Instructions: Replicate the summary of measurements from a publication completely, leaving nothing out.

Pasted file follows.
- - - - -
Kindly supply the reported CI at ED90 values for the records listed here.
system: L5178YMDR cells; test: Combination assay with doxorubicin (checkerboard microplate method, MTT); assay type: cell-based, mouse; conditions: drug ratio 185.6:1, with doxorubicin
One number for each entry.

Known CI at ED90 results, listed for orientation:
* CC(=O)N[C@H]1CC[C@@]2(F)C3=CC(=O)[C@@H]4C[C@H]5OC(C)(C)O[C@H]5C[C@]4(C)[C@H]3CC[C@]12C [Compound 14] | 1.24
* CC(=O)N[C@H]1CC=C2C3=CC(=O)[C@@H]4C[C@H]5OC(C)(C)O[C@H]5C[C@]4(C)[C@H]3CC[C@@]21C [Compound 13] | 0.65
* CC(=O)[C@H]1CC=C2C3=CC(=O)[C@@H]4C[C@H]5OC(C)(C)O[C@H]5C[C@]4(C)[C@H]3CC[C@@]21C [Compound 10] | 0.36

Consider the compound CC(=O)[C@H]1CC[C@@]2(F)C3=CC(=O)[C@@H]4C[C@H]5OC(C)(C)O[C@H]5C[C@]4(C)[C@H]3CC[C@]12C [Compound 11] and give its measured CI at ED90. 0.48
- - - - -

Kindly supply the reported CI at ED90 values for the records listed here.
system: L5178YMDR cells; test: Combination assay with doxorubicin (checkerboard microplate method, MTT); assay type: cell-based, mouse; conditions: drug ratio 185.6:1, with doxorubicin
One number for each entry.

Known CI at ED90 results, listed for orientation:
* CC(=O)N[C@H]1CC[C@@]2(F)C3=CC(=O)[C@@H]4C[C@H]5OC(C)(C)O[C@H]5C[C@]4(C)[C@H]3CC[C@]12C [Compound 14] | 1.24
* CC(=O)N[C@H]1CC=C2C3=CC(=O)[C@@H]4C[C@H]5OC(C)(C)O[C@H]5C[C@]4(C)[C@H]3CC[C@@]21C [Compound 13] | 0.65
* CC(=O)[C@H]1CC=C2C3=CC(=O)[C@@H]4C[C@H]5OC(C)(C)O[C@H]5C[C@]4(C)[C@H]3CC[C@@]21C [Compound 10] | 0.36

Consider the compound CC(=O)[C@H]1CC[C@@]2(F)C3=CC(=O)[C@@H]4C[C@H]5OC(C)(C)O[C@H]5C[C@]4(C)[C@H]3CC[C@]12C [Compound 11] and give its measured CI at ED90. 0.48